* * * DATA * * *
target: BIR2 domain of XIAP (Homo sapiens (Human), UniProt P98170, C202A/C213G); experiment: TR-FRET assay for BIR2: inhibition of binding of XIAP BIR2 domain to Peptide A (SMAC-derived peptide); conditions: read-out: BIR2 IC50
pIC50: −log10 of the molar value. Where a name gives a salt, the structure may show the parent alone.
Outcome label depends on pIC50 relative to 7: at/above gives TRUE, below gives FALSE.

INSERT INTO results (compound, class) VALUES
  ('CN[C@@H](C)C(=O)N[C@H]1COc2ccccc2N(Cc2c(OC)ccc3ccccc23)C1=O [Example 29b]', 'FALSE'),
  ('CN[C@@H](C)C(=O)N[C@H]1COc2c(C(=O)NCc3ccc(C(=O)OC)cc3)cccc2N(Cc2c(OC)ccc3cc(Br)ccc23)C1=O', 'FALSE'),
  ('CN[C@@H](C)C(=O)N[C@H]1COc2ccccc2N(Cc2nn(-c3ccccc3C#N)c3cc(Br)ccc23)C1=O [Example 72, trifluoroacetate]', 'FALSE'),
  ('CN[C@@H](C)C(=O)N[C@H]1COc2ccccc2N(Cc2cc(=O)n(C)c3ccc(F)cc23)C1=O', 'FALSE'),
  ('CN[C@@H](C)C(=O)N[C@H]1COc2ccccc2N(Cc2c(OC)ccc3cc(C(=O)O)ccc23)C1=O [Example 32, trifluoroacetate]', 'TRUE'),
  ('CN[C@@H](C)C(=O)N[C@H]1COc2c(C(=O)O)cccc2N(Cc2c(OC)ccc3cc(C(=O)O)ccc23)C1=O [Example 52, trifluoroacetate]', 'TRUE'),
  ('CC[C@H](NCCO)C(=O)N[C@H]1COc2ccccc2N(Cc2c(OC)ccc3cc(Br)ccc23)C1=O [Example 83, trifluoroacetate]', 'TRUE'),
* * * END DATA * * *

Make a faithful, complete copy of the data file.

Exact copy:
target: BIR2 domain of XIAP (Homo sapiens (Human), UniProt P98170, C202A/C213G); experiment: TR-FRET assay for BIR2: inhibition of binding of XIAP BIR2 domain to Peptide A (SMAC-derived peptide); conditions: read-out: BIR2 IC50
pIC50: −log10 of the molar value. Where a name gives a salt, the structure may show the parent alone.
Outcome label depends on pIC50 relative to 7: at/above gives TRUE, below gives FALSE.

INSERT INTO results (compound, class) VALUES
  ('CN[C@@H](C)C(=O)N[C@H]1COc2ccccc2N(Cc2c(OC)ccc3ccccc23)C1=O [Example 29b]', 'FALSE'),
  ('CN[C@@H](C)C(=O)N[C@H]1COc2c(C(=O)NCc3ccc(C(=O)OC)cc3)cccc2N(Cc2c(OC)ccc3cc(Br)ccc23)C1=O', 'FALSE'),
  ('CN[C@@H](C)C(=O)N[C@H]1COc2ccccc2N(Cc2nn(-c3ccccc3C#N)c3cc(Br)ccc23)C1=O [Example 72, trifluoroacetate]', 'FALSE'),
  ('CN[C@@H](C)C(=O)N[C@H]1COc2ccccc2N(Cc2cc(=O)n(C)c3ccc(F)cc23)C1=O', 'FALSE'),
  ('CN[C@@H](C)C(=O)N[C@H]1COc2ccccc2N(Cc2c(OC)ccc3cc(C(=O)O)ccc23)C1=O [Example 32, trifluoroacetate]', 'TRUE'),
  ('CN[C@@H](C)C(=O)N[C@H]1COc2c(C(=O)O)cccc2N(Cc2c(OC)ccc3cc(C(=O)O)ccc23)C1=O [Example 52, trifluoroacetate]', 'TRUE'),
  ('CC[C@H](NCCO)C(=O)N[C@H]1COc2ccccc2N(Cc2c(OC)ccc3cc(Br)ccc23)C1=O [Example 83, trifluoroacetate]', 'TRUE'),